Usually, your physician will request blood tests because almost all illnesses cause some abnormality in the constituents of the blood. Blood tests are often the easiest way to determine that you have a disorder. They are easy to do, pose very little danger, and if done carefully, usually cause little discomfort. They can be repeated readily to obtain diagnostic information and measure the results of treatment.

Blood consists of a fluid called plasma, which carries red and white blood cells. Red cells, or erythrocytes, carry oxygen and carbon dioxide. They contain a special chemical substance called hemoglobin, which allows oxygen and carbon dioxide to enter or leave the cell. In many diseases the ability of the body to keep up the normal level of red cells and hemoglobin is disturbed. This disturbance is determined by a blood count, which tells the physician whether the red cells and hemoglobin are normal. If they are too low, the condition is called anemia.

There are a number of varieties of white blood cells, or leucocytes, which help the body fight infection. In certain illnesses there may be either too many or too few white blood cells, or the ones produced may be abnormal. If you have too many white blood cells, you may have an infection, which stimulates the body to fight the germs. On the other hand, a disorder of the white blood cells may make you more susceptible to infection.

Platelets are small cell-like particles that induce blood clotting when an artery or vein is injured. There may be too many or too few platelets in certain disorders. This can make the blood too sticky, which causes blood clots to form within blood vessels, or it can keep the blood from clotting normally and increase your tendency to bleed.

All the blood cells and platelets are produced in the bone marrow, found within the bones of the body. Bone marrow manufactures blood cells and allows them to enter the bloodstream according to the needs of the body. Sometimes the bone marrow becomes diseased and produces excess amounts of blood cells or too few of its components. This results in various blood diseases.

The blood cells are carried in the plasma, which also contains many other components that are vital for the normal, healthy function of the body. Hormones, produced by glands, are also transported by the plasma, as are salts, which keep the body environment normal. All nutrients from food pass into the plasma from the gastrointestinal tract and are circulated throughout the body. Antibodies, which are produced to fight disease, all medications, and the by-products of metabolism are contained in the plasma.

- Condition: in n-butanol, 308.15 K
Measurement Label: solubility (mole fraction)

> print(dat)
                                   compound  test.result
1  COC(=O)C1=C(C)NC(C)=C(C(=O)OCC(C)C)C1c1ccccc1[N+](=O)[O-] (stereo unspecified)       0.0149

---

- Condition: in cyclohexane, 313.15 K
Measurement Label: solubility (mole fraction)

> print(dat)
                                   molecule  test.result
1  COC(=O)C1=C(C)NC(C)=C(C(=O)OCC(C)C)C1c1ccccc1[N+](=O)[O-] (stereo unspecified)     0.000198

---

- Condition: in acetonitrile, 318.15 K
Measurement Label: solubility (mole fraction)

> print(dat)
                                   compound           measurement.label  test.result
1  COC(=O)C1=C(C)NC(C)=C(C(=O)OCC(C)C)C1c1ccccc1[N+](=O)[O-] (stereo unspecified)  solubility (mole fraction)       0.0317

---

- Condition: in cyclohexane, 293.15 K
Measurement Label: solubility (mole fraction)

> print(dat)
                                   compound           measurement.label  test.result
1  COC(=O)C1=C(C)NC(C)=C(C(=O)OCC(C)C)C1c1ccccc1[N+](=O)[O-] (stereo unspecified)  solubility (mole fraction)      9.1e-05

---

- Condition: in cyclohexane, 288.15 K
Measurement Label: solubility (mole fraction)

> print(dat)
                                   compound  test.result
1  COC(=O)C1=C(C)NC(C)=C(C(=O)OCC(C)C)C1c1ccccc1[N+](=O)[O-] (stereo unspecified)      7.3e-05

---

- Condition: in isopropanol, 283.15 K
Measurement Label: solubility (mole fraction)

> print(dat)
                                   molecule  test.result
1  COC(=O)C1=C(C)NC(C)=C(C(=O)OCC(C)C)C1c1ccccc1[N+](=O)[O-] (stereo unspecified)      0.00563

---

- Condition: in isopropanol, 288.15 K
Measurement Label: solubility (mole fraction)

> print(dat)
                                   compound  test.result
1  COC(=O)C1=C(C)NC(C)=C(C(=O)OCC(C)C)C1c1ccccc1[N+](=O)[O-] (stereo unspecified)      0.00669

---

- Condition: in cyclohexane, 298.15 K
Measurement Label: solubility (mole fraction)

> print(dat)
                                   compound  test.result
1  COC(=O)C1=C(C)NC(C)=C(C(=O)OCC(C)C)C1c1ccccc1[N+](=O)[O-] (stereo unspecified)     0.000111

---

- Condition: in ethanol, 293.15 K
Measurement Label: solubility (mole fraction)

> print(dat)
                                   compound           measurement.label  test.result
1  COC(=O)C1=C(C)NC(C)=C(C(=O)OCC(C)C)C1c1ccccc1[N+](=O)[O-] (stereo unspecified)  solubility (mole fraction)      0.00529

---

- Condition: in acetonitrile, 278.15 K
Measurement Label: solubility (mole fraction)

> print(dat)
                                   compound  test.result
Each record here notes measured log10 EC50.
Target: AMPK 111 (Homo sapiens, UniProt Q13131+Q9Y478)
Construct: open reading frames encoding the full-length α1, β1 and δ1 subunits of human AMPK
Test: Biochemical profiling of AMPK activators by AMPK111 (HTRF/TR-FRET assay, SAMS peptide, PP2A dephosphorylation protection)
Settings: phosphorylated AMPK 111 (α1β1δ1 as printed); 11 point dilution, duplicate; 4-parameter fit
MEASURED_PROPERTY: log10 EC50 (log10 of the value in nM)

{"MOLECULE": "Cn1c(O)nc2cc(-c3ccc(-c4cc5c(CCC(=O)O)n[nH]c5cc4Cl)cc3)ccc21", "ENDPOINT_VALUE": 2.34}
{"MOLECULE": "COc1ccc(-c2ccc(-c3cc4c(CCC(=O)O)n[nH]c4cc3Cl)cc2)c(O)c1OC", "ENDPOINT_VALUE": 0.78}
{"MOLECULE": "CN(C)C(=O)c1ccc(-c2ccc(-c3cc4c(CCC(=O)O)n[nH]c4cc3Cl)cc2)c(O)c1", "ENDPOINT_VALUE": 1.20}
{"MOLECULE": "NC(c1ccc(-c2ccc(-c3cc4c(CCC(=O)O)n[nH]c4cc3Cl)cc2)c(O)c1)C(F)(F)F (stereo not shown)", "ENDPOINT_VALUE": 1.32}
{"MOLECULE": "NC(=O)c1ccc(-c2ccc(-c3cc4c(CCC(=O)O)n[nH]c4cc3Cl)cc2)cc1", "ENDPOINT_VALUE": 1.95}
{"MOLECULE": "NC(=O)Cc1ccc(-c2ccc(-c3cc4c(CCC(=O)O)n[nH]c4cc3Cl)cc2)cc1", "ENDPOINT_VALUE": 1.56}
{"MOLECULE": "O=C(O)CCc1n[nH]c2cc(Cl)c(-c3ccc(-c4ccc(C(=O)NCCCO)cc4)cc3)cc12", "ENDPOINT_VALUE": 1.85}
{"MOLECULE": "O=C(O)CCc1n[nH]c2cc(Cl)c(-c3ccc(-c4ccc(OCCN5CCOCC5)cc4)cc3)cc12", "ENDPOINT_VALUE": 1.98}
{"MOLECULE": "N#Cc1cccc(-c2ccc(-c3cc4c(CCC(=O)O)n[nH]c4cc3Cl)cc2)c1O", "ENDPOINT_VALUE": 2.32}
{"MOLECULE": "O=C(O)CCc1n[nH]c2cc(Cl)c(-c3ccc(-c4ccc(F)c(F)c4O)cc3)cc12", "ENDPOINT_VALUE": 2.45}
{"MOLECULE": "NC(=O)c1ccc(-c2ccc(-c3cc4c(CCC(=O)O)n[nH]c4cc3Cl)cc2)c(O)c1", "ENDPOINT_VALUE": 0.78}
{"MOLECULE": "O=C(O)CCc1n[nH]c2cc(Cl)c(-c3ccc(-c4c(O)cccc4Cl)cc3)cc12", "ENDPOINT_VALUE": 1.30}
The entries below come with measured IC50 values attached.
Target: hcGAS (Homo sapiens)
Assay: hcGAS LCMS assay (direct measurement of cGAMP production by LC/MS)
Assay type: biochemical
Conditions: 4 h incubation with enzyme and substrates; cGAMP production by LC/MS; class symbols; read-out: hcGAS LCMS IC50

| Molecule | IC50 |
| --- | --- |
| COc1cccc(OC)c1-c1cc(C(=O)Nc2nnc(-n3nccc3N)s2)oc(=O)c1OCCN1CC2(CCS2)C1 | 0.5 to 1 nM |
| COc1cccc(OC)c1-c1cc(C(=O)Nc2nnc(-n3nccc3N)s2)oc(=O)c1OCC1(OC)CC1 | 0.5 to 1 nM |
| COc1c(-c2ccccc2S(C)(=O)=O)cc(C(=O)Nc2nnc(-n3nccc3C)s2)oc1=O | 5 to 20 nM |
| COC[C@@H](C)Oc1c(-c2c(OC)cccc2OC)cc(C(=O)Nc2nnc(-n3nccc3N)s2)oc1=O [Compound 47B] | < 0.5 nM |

As medicine progresses, we learn more and more about changes that occur within the components of the blood. Therefore, the number and complexity of blood tests has grown enormously in the past few years. The elements in the blood that can be affected by medications, either by design or unintentionally as side effects, can also be determined.

Ask your physician what tests are being done. He may tell you their chemical name or that he is examining your “kidneys” or “liver.” Sometimes blood tests are repeated, and you may wonder why. Many older people complain that their blood is being taken too often, but it is often advisable to repeat blood tests in order to make a diagnosis and to monitor the outcome of treatment. If tests are reordered, ask your physician why. In many instances it is more important for the physician to know about the changes that occur in the blood than to see the results of a single measurement.

The following is a summary of the most common blood tests, but new tests are always being developed. Tests are done by commercial and hospital laboratories, but ones that require special equipment or expertise may be sent elsewhere. Before you leave your physician’s office, ask how you will find out about the results of the tests. Ask whether he will want to see you again to discuss the tests or whether he can tell you the results over the telephone. A physician may tell you that if the tests are normal, you will not hear from him and know that “no news is good news.” If you have gone to a specialist for the tests, he may tell your physician the results. Make sure that you know what tests will be done and who has the answers so that unnecessary duplication is avoided.


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